Following an investment of $170 million in May 2019, the new test track for autonomous vehicles and advanced technologies built by General Motors near its Oshawa assembly plant is now open.
The McLaughlin Advanced Technology Track is part of the automaker’s Canadian Technical Centre (CTC), which has campuses in Oshawa and Markham developing all sorts of hardware and software.
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An official grand opening event with external audiences is being planned for early spring, pending COVID-19 restrictions. In the meantime, the 55-acre site is operational internally for GM engineers and other members of the workforce.
It features an oval-shaped design for continuous driving and four lanes with speeds ranging from 60-100 km/h.
GM says the track will assist with the development and integration of software and hardware for advanced vehicle systems, including vehicle motion embedded controls, advanced driver assistance systems, autonomous vehicle systems, infotainment and advanced technology work.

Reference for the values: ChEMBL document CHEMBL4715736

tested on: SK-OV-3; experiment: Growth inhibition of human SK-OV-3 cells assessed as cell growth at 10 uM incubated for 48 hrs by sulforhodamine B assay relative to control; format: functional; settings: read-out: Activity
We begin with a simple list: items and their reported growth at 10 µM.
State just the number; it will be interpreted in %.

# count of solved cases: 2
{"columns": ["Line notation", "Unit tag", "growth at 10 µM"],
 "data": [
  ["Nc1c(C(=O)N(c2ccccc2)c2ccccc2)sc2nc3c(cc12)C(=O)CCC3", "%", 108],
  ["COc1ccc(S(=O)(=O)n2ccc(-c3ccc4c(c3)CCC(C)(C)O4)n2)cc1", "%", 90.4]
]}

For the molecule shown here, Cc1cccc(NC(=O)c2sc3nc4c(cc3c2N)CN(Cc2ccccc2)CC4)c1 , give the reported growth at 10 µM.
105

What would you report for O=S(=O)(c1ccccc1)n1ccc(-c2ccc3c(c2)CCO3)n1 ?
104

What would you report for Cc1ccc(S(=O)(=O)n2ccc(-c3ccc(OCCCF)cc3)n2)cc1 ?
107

It also builds on GM’s existing vehicle testing presence in Canada, which is already taking place at the Kapuskasing Proving Grounds in northern Ontario, where a 3.6-km advanced test track combines with 30 cold cells capable of recreating weather conditions of -45 degrees Celsius. The Car Guide was invited to a unique presentation of the Kapuskasing facility in early March, so don’t miss our story.
During the reveal of the all-new 2022 Chevrolet Bolt EUV electric crossover last Sunday, GM Canada president and CEO Scott Bell said that Canadian teams in Oshawa and Kapuskasing played an active role in the development and testing of the new Bolt EUV—the first Chevrolet vehicle to offer Super Cruise semi-autonomous driving technology.